When former Brazil resident Ted Englehart, Indianapolis, heard about plans for the Charles B. Hall Memorial, he knew he wanted to help.
Englehart knew Hall while he was growing up as a nice, young man. Englehart said Hall was a "great guy" and athlete. He also knew some of the black families in Brazil.
"When I grew up, there was a fine community of black families," he said.
Hall attended college in Southern Illinois, and afterwards enlisted in the Air Force. Hall became one of the Tuskegee Airmen, an all-black group of airmen in Alabama.
Englehart said politics pushed for black pilots to be trained in flying and combat. Before Tuskegee, no black airmen were trained to fly.
Englehart said he was also an Air Force pilot in World War II and flew and trained in the same program as Hall, the class of 44-D.
"You can't imagine what it was like, the Army and Navy were somewhat integrated, but the Air Force was not," Englehart said.
He said Hall completed his training in basic flying and was commissioned to the rank of 2nd Lieutenant in the 99th Fighter Squadron. Hall flew a Curtis P-40, which were identified by their red, painted tails, or rudders.
Englehart said the tail was painted to identify planes in the air, some may have been checkered or solid color, but Tuskegee Airmen painted theirs red.
Englehart said the Tuskegee group had one function, to protect the bombers. As the bombers traveled into Southern Europe, the Tuskegee would provide air protection.
According to the website, African Americans, the squadron went from North Africa to the island of Pantelleria in the Mediterranean, on June 2, 1943. Hall, then a Captain, flew with his group toward Italy, protecting the bombers.
Hall received the Distinguished Flying Cross for shooting down a German fighter, making him the first black man to shoot down an enemy aircraft.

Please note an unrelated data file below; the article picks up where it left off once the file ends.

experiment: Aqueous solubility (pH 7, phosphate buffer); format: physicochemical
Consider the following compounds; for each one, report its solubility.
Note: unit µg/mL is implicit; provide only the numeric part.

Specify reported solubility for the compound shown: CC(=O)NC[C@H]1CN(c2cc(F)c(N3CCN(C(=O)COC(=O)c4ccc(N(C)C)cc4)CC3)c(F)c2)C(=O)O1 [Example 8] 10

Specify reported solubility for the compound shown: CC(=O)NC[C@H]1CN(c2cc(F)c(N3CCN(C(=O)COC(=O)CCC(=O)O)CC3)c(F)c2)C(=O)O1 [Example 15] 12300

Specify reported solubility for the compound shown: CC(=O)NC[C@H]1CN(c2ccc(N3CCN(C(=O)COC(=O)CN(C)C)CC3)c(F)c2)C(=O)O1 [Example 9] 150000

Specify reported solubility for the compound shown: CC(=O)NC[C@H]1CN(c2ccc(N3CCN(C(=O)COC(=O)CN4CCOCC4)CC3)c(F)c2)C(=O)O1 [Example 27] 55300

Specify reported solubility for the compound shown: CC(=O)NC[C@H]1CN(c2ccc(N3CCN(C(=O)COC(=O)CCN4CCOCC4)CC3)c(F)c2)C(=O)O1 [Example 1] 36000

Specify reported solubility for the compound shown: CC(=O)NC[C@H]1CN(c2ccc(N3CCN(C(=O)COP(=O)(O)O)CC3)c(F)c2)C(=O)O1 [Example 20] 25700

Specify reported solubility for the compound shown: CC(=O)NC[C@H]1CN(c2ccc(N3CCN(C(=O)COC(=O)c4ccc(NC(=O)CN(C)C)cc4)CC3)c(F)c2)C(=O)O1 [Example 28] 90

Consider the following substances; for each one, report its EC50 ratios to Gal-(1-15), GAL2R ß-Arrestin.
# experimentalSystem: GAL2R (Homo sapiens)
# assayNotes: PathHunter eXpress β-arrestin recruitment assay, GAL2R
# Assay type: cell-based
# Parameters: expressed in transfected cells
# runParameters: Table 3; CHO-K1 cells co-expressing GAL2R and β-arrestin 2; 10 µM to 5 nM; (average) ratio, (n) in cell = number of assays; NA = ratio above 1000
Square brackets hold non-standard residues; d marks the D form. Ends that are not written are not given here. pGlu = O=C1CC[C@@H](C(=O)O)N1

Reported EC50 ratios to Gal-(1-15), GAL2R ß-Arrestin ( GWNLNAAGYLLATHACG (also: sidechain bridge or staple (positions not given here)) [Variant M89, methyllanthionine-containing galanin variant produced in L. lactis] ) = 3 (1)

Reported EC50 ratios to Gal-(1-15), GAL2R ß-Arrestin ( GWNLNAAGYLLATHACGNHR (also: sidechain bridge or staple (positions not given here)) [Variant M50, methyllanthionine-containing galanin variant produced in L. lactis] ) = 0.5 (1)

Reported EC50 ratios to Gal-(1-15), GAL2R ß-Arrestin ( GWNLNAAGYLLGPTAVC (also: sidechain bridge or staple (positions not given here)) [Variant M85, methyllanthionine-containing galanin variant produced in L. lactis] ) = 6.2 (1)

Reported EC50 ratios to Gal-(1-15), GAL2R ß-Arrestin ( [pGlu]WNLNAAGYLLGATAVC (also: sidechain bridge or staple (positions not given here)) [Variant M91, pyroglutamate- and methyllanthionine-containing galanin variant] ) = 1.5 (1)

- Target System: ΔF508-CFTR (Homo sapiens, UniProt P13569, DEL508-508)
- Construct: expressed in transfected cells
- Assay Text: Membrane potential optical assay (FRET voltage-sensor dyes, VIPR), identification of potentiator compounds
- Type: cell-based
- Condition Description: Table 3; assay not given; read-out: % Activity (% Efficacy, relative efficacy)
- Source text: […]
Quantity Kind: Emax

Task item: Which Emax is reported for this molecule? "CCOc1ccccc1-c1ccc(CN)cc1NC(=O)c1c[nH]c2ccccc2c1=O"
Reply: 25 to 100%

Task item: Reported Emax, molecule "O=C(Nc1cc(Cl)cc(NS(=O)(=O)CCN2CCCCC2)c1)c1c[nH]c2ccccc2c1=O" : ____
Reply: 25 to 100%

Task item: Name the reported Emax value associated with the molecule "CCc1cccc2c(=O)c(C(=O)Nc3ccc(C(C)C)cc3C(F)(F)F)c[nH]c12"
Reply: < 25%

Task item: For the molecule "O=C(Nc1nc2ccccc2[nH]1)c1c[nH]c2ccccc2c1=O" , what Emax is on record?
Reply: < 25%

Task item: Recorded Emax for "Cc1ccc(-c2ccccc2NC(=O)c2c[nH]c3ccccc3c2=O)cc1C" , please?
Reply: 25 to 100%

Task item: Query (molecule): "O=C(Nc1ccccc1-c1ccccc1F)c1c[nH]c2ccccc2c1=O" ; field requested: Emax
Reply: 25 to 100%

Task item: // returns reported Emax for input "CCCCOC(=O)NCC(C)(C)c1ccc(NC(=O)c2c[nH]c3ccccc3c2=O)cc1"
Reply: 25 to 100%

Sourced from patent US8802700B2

Englehart said after Hall shot down the German plane, the group continued to protect the bombers, adding they did a great job.
"It is important to know that while the Tuskegee Airmen escorted, no bombers were shot down," he said.
After the war, Hall, who was promoted to the rank of Major, moved to Oklahoma, where he died in 1971.
When Englehart found out about the memorial, he called around to some of his friends, many of whom are ex-Brazil residents. They decided to help.
Englehart said if the Clay County Foundation could approve a matching grant of up to $10,000, then he, and other ex-residents, are going to match it.
"I feel certain that Indianapolis' 'Brazil' people could match the Brazil commitment," he said.
Englehart has contacted the Indianapolis chapter of the Tuskegee Airmen and they want to help as well. He also said civic clubs and individual donations could be raised. He feels, together, everyone could make the memorial a reality.
Englehart wants people to know that his interest and involvement in Hall is not for publicity. He knew Hall and said he is trying to help remember an important figure in history who deserves to be given proper credit.
Englehart said some people have been saying he wanted to do this because of his family, which he wants people to know is not true.
Although his grandfather was a brother of Lewis McNutt, who gave the City of Brazil the fountain in front of City Hall, this is not his reason for helping raise funds for the memorial.
Remembering Hall's place in history, being the first black aviator to shoot down an enemy, was one reason, he said. Another was for all the black families in Brazil who didn't get any recognition for their accomplishments.
"I don't want any association or credit," he said. "I don't want anything from this."
Englehart believes this is the right thing to do, which is why he wants to encourage people to work together to help this great man receive the recognition he deserves.